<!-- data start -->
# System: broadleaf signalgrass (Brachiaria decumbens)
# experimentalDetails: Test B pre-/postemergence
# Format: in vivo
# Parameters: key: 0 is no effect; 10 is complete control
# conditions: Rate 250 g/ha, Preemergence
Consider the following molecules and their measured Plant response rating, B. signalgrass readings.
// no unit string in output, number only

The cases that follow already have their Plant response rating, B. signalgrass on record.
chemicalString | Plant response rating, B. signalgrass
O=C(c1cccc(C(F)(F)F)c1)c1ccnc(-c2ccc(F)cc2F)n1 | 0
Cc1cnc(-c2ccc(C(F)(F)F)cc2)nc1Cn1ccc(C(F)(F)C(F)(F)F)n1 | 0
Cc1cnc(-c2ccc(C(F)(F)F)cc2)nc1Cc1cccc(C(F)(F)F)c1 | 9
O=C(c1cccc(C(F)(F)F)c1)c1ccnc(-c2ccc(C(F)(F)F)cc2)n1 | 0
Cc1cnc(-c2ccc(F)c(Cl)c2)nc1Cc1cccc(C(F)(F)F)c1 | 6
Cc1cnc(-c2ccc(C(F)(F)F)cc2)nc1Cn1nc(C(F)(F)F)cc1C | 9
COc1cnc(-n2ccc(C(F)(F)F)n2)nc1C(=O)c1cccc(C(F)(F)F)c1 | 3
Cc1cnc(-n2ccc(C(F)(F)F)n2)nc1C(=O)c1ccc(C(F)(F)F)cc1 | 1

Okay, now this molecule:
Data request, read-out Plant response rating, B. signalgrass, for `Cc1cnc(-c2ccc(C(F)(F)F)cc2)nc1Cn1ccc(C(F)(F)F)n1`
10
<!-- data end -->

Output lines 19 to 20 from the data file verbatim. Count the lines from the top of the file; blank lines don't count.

Data request, read-out Plant response rating, B. signalgrass, for `Cc1cnc(-c2ccc(C(F)(F)F)cc2)nc1Cn1ccc(C(F)(F)F)n1`
10